The celebratory feeling went from track to pits to company brass. The first win in a totally new car elicited both relief and confidence. The finish of the race, the reliability and competitiveness a good sign for all.
“It feels unbelievable,’’ said David Salters, president of Honda Performance Development (HPD), which developed the race winner. “The real privilege is to work with those people (Acura teams) and achieve days like today. We all know it doesn’t happen all the time. Was it worth it? It’s been two years and I think it’s the best thing I’ve been involved in in my whole life.
“If that isn’t a demonstration of precision-crafted performance, I don’t know what is,’’ Salters added. “It’s a landmark moment. It’s the pinnacle of sports car racing.”
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2023 DAYTONA 200: Josh Herrin Claws Back from Penalty to Snatch Victory
DAYTONA BEACH, Fla. (FNN) – Josh Herrin rallied back from the 7th position in a ten-lap restart to defeat Josh Hayes by .070 seconds in the 81st running of the DAYTONA 200, the annual single-man motorcycle endurance race.
Josh Herrin started strong and held the lead for most of the race. Two racers crashed out early, but things didn’t really get disruptive until the race got down to less than 10 laps remaining.
The most notable crash of the race was Herrin’s contact with Richie Escalante, who had been keeping up with Herrin for the majority of the race. The contact sent Escalante sliding off the track–and out of the running–with just eight laps to go. Escalante attempted to lift the bike up to get back on it, but there was no chance remaining for him to get back in the race. Seeing his chance of victory lost, he slammed his gloves to the ground as he removed them.
The call of whether the contact was an intentional push or race incident was tricky because when played back in slow motion, the collision looks incidental since Escalante had leaned in a bit too far and then just barely lifted back up at the last second while Herrin went wide in the turn as he was sometimes doing throughout the race. However, when played back in real time, it looks like Herrin intentionally went wide to knock Escalante out. The collision went under review.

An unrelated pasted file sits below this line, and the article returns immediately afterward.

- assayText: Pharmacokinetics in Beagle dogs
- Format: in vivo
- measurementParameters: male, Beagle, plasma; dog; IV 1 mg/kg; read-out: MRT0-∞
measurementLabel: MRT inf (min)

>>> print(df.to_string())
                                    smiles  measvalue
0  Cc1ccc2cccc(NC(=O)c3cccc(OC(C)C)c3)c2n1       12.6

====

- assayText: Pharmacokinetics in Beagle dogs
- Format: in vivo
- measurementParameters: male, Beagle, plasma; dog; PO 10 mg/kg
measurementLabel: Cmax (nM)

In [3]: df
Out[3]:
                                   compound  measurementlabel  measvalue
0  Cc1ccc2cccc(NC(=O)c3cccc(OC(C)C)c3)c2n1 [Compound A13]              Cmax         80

Despite the brief break after Escalante’s crash, Herrin regained the lead. With five laps remaining, Teagg Hobbs crashed into Jason Waters, causing a red flag. After the red flag period, Herrin got penalized for his collision with Escalante by dropping six positions to the number seven spot. Five laps were added, making it a 10-lap race for the restart.
Ultimately, Herrin was penalized six positions to start at seventh for the restart. Herrin confessed he wasn’t sure he could make it to the end, given the amount of pain he was in, but he heard the struggling conditions of several other racers, since they couldn’t switch out tires during the red flag period, and give it all he had.
“After 15 years of trying I finally got it right,” Herrin said. “This is by far my favorite event that I ever get to race. It’s the one race a year where we really see the teamwork that goes on.”
Mellissa Thomas is Editor for Florida National News. | firstname.lastname@example.org